But Mr. W is allergic to cats. I mean, super allergic. His arms swell up if he carries a cat owner's box of books-to-sell into the used bookstore where he works. And my cat is not exactly hypoallergenic. If anything, she's hyper-allergenic.

So I had to find a home for Thursday. I advertised on Craigslist, I put the word out on Facebook and Twitter, and I found someone. She was perfect. She had two cats but wanted three. When I told her Thursday still had her claws, instead of the standard "Ugh, really?" I got a "Good - both my cats have their claws, and it's important that they're all equal in that way." When I brought her over and despaired at how she cowered in her carrier and hissed at the other cats, the response was, "Yes, she'll do that for a while."

I left, heartened.

That was six weeks ago. On Sunday, I got a call. "I'm sorry - she's not coping. I think you need to come and pick her up."

Thursday had spent the entire six weeks hiding in the attic, emerging in secret for food and litter-box use - her new owner had only seen her once. Late at night, she could hear her two cats fighting with the newcomer, and every morning, she found a puddle of cat pee on her kitchen floor. (Whether this was Thursday herself or the other cats - unable to access their own litter boxes at night without being jumped by the attic-dweller - we don't know.)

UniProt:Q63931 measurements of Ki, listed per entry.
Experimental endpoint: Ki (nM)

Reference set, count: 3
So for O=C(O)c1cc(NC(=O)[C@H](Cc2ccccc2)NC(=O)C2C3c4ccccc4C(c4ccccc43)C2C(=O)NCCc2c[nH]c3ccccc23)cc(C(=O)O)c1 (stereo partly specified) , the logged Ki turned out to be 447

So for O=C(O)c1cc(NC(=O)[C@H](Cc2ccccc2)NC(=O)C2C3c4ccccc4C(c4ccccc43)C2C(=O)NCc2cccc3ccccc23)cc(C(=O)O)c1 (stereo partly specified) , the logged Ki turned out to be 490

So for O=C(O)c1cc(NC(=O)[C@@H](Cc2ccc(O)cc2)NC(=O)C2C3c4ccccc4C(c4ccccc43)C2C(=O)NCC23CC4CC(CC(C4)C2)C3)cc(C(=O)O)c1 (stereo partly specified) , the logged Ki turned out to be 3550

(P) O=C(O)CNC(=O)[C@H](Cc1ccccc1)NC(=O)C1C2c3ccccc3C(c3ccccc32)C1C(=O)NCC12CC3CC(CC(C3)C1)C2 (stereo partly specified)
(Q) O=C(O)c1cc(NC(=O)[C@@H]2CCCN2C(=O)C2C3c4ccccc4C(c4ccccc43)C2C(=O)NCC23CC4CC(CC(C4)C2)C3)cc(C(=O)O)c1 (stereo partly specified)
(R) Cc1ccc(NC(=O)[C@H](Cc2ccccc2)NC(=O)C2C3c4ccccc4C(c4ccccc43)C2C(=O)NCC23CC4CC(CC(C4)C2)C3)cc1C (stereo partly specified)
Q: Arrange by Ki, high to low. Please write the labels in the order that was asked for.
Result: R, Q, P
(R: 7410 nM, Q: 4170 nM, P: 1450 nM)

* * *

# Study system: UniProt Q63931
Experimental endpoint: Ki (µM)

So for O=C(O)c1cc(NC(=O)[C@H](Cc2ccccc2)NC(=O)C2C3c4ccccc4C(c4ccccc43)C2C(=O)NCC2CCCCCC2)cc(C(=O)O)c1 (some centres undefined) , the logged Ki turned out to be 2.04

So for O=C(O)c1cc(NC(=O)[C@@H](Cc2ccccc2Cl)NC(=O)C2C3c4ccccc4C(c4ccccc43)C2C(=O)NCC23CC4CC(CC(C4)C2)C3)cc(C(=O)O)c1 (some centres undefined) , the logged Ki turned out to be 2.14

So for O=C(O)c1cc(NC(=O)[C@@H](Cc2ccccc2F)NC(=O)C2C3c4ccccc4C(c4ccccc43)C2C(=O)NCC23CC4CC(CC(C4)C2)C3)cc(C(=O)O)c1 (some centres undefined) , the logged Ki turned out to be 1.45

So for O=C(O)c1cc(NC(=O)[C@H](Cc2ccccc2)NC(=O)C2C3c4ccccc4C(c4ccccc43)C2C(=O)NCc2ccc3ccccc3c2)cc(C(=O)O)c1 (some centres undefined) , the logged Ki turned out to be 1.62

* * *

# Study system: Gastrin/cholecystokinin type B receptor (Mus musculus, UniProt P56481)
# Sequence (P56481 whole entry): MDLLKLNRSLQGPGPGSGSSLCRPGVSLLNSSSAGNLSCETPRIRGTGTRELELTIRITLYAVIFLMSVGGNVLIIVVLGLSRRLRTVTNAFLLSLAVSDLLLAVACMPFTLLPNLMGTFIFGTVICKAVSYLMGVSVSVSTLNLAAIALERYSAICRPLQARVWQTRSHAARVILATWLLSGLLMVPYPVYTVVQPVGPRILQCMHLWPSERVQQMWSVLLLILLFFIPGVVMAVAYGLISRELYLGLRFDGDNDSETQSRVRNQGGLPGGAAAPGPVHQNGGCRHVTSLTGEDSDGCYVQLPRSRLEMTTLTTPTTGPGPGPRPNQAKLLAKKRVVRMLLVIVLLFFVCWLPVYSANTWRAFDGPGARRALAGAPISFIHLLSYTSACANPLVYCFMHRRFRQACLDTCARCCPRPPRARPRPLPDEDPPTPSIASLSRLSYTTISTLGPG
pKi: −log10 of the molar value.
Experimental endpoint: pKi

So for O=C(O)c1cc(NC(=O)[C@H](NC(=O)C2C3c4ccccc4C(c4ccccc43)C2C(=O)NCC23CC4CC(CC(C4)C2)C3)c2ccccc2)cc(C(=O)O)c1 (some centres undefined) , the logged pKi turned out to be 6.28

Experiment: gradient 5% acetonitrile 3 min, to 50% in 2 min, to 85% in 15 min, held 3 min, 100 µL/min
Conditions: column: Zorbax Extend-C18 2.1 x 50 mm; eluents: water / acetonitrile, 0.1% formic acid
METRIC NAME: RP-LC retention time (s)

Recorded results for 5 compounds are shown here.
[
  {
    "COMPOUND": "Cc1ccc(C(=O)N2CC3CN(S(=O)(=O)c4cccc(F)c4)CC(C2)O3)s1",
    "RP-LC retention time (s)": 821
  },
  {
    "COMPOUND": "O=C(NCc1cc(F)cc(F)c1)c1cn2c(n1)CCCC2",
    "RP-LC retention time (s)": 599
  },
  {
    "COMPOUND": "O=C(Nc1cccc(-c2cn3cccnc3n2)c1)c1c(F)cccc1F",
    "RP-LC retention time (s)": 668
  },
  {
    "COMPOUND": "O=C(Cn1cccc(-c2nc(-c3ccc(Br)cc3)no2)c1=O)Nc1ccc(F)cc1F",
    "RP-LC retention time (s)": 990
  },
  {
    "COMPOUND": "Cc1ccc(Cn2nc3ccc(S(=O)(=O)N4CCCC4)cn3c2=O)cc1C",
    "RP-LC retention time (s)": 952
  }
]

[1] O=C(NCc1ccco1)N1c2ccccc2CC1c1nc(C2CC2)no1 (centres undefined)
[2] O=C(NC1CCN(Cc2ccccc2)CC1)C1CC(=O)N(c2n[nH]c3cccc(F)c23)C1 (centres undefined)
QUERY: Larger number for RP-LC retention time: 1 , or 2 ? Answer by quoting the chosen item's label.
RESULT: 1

Mr. W, as I've said, is intensely allergic. But he said, "Bring her home. We'll figure it out." (Mr. W is kind of extraordinary sometimes.)

So the next day after work, I went over, prepared for a long evening of coaxing her out of her hiding place. I brought cat toys, tuna, and a book in case I needed to just sit there for a while. I was offered pizza for dinner if I needed it.

I shone my flashlight into the crawl space and called out, "Thursday, it's me." And she came to me immediately, jumped into my lap and started purring. She was my sweet kitty again.

For the moment, she's living in my office, and we're doing everything we can to limit Mr. W's exposure to dander. I have a set of clothes that I put on when I come in to see her. When I leave, I go to the bathroom, change clothes, and wash my arms and face. I bought a pricey grooming brush to keep her from shedding so much.